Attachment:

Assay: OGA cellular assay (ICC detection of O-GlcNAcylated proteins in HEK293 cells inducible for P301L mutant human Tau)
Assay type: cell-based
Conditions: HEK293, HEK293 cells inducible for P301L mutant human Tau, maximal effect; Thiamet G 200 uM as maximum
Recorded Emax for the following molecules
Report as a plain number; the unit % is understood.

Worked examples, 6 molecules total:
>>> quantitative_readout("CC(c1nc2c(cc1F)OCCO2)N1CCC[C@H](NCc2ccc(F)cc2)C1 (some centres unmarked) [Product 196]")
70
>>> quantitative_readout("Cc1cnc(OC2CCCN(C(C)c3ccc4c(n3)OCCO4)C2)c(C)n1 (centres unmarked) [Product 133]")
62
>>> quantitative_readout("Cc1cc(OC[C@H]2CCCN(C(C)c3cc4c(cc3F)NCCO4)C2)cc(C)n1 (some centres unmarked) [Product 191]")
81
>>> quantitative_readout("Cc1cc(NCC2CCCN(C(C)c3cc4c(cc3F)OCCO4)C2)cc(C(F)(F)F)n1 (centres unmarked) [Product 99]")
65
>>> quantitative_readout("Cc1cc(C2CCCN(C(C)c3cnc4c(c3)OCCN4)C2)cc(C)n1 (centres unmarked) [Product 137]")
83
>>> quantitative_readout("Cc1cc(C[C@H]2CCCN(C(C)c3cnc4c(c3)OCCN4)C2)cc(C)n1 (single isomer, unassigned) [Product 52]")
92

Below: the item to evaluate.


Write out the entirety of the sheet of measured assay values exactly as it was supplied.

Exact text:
Assay: OGA cellular assay (ICC detection of O-GlcNAcylated proteins in HEK293 cells inducible for P301L mutant human Tau)
Assay type: cell-based
Conditions: HEK293, HEK293 cells inducible for P301L mutant human Tau, maximal effect; Thiamet G 200 uM as maximum
Recorded Emax for the following molecules
Report as a plain number; the unit % is understood.

Worked examples, 6 molecules total:
>>> quantitative_readout("CC(c1nc2c(cc1F)OCCO2)N1CCC[C@H](NCc2ccc(F)cc2)C1 (some centres unmarked) [Product 196]")
70
>>> quantitative_readout("Cc1cnc(OC2CCCN(C(C)c3ccc4c(n3)OCCO4)C2)c(C)n1 (centres unmarked) [Product 133]")
62
>>> quantitative_readout("Cc1cc(OC[C@H]2CCCN(C(C)c3cc4c(cc3F)NCCO4)C2)cc(C)n1 (some centres unmarked) [Product 191]")
81
>>> quantitative_readout("Cc1cc(NCC2CCCN(C(C)c3cc4c(cc3F)OCCO4)C2)cc(C(F)(F)F)n1 (centres unmarked) [Product 99]")
65
>>> quantitative_readout("Cc1cc(C2CCCN(C(C)c3cnc4c(c3)OCCN4)C2)cc(C)n1 (centres unmarked) [Product 137]")
83
>>> quantitative_readout("Cc1cc(C[C@H]2CCCN(C(C)c3cnc4c(c3)OCCN4)C2)cc(C)n1 (single isomer, unassigned) [Product 52]")
92

Below: the item to evaluate.